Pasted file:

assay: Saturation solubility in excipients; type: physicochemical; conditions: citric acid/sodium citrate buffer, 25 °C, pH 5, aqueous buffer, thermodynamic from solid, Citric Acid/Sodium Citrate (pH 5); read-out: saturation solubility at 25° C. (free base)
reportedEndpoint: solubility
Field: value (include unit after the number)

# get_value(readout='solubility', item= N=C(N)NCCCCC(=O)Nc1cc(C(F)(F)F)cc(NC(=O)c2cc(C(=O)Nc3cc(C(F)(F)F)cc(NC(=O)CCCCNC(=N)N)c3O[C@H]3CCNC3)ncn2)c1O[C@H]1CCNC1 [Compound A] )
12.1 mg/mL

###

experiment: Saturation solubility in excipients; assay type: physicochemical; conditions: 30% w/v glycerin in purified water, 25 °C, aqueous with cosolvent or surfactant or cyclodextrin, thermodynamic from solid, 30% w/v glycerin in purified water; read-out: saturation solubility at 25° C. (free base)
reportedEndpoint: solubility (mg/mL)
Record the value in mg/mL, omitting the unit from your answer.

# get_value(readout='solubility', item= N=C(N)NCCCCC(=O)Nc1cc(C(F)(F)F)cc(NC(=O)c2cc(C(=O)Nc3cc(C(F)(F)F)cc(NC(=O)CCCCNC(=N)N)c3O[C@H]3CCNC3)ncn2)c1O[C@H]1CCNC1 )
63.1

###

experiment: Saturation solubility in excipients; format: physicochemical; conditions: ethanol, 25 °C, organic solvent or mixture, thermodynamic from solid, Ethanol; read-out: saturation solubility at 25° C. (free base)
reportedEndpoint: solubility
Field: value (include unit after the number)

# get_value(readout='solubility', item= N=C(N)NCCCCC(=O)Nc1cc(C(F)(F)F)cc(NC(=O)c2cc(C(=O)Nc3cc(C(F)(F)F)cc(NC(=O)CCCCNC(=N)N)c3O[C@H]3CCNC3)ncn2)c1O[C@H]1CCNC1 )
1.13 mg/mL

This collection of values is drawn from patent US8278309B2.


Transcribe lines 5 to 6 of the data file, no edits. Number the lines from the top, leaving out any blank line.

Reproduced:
12.1 mg/mL

###